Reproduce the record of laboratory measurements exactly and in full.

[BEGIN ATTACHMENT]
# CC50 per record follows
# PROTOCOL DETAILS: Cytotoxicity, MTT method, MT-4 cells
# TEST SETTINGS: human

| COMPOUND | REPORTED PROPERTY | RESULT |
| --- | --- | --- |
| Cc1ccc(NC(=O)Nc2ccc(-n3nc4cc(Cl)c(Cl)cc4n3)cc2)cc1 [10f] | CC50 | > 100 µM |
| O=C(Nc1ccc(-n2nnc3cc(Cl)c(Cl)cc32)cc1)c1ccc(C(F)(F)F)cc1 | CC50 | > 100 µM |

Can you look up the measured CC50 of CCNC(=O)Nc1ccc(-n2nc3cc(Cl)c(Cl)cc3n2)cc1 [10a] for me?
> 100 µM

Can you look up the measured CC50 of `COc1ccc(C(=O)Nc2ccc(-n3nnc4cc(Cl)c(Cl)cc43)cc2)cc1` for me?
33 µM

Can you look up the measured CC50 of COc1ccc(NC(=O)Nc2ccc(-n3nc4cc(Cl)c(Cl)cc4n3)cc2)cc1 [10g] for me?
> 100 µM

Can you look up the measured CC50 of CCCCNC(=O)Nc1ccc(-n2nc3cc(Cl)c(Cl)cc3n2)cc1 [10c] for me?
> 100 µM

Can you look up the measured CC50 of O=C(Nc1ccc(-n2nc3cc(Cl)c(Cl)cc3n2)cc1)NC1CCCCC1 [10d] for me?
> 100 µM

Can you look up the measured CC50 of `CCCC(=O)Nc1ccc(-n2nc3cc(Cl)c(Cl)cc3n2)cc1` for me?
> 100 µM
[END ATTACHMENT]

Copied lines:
# CC50 per record follows
# PROTOCOL DETAILS: Cytotoxicity, MTT method, MT-4 cells
# TEST SETTINGS: human

| COMPOUND | REPORTED PROPERTY | RESULT |
| --- | --- | --- |
| Cc1ccc(NC(=O)Nc2ccc(-n3nc4cc(Cl)c(Cl)cc4n3)cc2)cc1 [10f] | CC50 | > 100 µM |
| O=C(Nc1ccc(-n2nnc3cc(Cl)c(Cl)cc32)cc1)c1ccc(C(F)(F)F)cc1 | CC50 | > 100 µM |

Can you look up the measured CC50 of CCNC(=O)Nc1ccc(-n2nc3cc(Cl)c(Cl)cc3n2)cc1 [10a] for me?
> 100 µM

Can you look up the measured CC50 of `COc1ccc(C(=O)Nc2ccc(-n3nnc4cc(Cl)c(Cl)cc43)cc2)cc1` for me?
33 µM

Can you look up the measured CC50 of COc1ccc(NC(=O)Nc2ccc(-n3nc4cc(Cl)c(Cl)cc4n3)cc2)cc1 [10g] for me?
> 100 µM

Can you look up the measured CC50 of CCCCNC(=O)Nc1ccc(-n2nc3cc(Cl)c(Cl)cc3n2)cc1 [10c] for me?
> 100 µM

Can you look up the measured CC50 of O=C(Nc1ccc(-n2nc3cc(Cl)c(Cl)cc3n2)cc1)NC1CCCCC1 [10d] for me?
> 100 µM

Can you look up the measured CC50 of `CCCC(=O)Nc1ccc(-n2nc3cc(Cl)c(Cl)cc3n2)cc1` for me?
> 100 µM